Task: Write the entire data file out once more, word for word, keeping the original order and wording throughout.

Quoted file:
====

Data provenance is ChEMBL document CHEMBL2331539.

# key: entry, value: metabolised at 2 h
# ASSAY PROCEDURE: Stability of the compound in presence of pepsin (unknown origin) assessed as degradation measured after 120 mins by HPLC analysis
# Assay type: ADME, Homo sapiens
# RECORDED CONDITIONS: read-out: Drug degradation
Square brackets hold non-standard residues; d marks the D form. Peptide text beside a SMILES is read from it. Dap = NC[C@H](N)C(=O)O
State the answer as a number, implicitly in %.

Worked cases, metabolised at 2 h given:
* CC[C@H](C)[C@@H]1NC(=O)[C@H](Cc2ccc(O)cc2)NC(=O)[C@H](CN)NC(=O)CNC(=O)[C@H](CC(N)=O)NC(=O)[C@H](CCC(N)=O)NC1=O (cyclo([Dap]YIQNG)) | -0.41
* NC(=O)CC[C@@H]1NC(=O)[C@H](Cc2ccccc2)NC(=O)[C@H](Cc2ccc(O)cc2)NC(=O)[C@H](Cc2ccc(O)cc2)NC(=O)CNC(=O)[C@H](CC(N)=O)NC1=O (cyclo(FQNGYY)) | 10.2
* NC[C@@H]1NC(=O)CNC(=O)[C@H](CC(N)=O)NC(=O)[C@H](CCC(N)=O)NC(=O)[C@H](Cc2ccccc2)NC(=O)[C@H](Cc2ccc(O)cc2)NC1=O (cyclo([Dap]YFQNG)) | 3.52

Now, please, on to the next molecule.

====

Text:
Data provenance is ChEMBL document CHEMBL2331539.

# key: entry, value: metabolised at 2 h
# ASSAY PROCEDURE: Stability of the compound in presence of pepsin (unknown origin) assessed as degradation measured after 120 mins by HPLC analysis
# Assay type: ADME, Homo sapiens
# RECORDED CONDITIONS: read-out: Drug degradation
Square brackets hold non-standard residues; d marks the D form. Peptide text beside a SMILES is read from it. Dap = NC[C@H](N)C(=O)O
State the answer as a number, implicitly in %.

Worked cases, metabolised at 2 h given:
* CC[C@H](C)[C@@H]1NC(=O)[C@H](Cc2ccc(O)cc2)NC(=O)[C@H](CN)NC(=O)CNC(=O)[C@H](CC(N)=O)NC(=O)[C@H](CCC(N)=O)NC1=O (cyclo([Dap]YIQNG)) | -0.41
* NC(=O)CC[C@@H]1NC(=O)[C@H](Cc2ccccc2)NC(=O)[C@H](Cc2ccc(O)cc2)NC(=O)[C@H](Cc2ccc(O)cc2)NC(=O)CNC(=O)[C@H](CC(N)=O)NC1=O (cyclo(FQNGYY)) | 10.2
* NC[C@@H]1NC(=O)CNC(=O)[C@H](CC(N)=O)NC(=O)[C@H](CCC(N)=O)NC(=O)[C@H](Cc2ccccc2)NC(=O)[C@H](Cc2ccc(O)cc2)NC1=O (cyclo([Dap]YFQNG)) | 3.52

Now, please, on to the next molecule.